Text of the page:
Office Manager Mistakes as Learned From History’s Leaders

May 23rd, 2013 | Resume | No Comments »

bad leaders

Leading a department or a team of workers is not an easy task, and many managers often inadvertently make mistakes that can disrupt the positive flow of an office. History has shown us the benefit of great leaders, and mimicking their methods is a great idea, but not every person who has been in power has gone about leading in the right way.

There are several leaders whose mistakes managers can learn from and avoid at all costs.

Niccolò Machiavelli

Machiavellianism has been grouped in with narcissism and psychopathy to form what is known as the dark triad of personalities. Although the Italian politician and philosopher certainly made a name for himself during The Renaissance, he is generally remembered today for his most famous quote, “anyone compelled to choose will find greater security in being feared than in being loved.”

Managing with an iron fist may maintain order within an office setting, but doing so could present a hostile work environment for employees – not to mention an awful lot of spite towards management. Managers generally need to walk a fine line between being a friend to their employees, which runs the risk of promoting sloth, and instilling a sense of urgency to get the work done. In the end respect should be the ideal balance. Employees don’t have to be best friends with their bosses, but they should respect and want to work hard for them.

Mary Tudor

Historians know her as Mary I of England, children know her as the ghost that appears in their mirror by reciting her name three times, and the Protestants she brutally murdered knew her as Bloody Mary. Queen Mary I was clearly one to play favorites, a trait that is just as unbecoming for a manager as it is a Queen.

As a manager, you may experience some employees who are better at their job than others, and there are bound to be certain employees with whom you bond with more so than the rest of the team. While it is good to work well with your team, it can be damaging to your overall goals if one or several of your team members feel left out. Building an environment where every member of your team feels just as vital as anyone else is the best way to achieve maximum efficiency and cooperation.

Henry VIII

One of the most well-known Kings of England, Henry VIII was known by his contemporaries as one of the most charismatic rulers to ever sit on the throne. He is remembered today for his six wives and their struggle to produce male heirs to the throne, which eventually led to multiple annulments and beheadings.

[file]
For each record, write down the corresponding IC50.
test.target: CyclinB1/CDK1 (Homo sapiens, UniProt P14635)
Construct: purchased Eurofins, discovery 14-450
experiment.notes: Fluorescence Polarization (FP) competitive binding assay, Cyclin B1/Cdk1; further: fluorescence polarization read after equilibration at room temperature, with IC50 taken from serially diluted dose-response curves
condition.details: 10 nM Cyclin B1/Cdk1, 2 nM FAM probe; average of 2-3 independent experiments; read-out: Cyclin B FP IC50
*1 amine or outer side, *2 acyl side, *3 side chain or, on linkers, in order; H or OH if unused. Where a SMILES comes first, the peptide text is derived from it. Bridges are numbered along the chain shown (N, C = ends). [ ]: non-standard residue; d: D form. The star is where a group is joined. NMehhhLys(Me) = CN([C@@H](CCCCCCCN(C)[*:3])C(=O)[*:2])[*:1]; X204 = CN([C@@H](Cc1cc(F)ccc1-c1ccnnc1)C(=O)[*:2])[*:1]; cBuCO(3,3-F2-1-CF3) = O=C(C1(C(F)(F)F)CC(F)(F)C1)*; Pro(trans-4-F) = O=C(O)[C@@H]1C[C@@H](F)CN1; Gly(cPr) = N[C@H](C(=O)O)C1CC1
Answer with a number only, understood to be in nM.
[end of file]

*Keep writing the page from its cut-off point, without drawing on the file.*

As a manager, you shouldn’t cut off all ties with anyone who doesn’t deliver exactly what you want. Constantly changing team members can make employees wary of your methods, and it could lead to their disloyalty. When the turnover in your department is so fast, employees may be worried about whether or not they will be next. This can lead to stressful work conditions as well as employees fleeing your office for more secure positions elsewhere.

Julius Caesar

The man who brought an end to the Roman Republic, thus becoming the most powerful person in the newly formed Roman Empire, may seem like a good example for a successful career, but don’t forget one important fact: he was literally stabbed in the back by his best friend.

Everyone wants to be successful, and many seek to rise as high as they can within their companies, but, your lust for power may be making you quite unpopular. Alienating your coworkers and fellow managers for personal gain will bring you more trouble than that promotion is worth. Sure, they are your competition at times, but treating them as a constant threat to your power is sure to make your time at work miserable, and they may just end up turning on you in the end.

Warren G Harding

It’s not surprising if you have forgotten about, or never even heard of, one of the least successful presidents in American history. Warren G. Harding, the 29th president of the United States, was not known for his work ethic, nor was he known to fake it either. The man who was once quoted saying, “”I am not fit for this office and should never have been here,” was known to spend his days playing poker with his friends and roaming the halls of the White House smoking cigars. This went on for two years until he was succeeded by Calvin Coolidge after his death in 1923.

If it needs to be pointed out why you shouldn’t follow Harding’s lead then it is quite possible that none of this has been any help.

It is important for managers to lead with tact, and following the examples of successful leaders will lead to a peaceful, productive office. Following any of the examples above, on the other hand, can only end in tragedy.

By Kevin Withers

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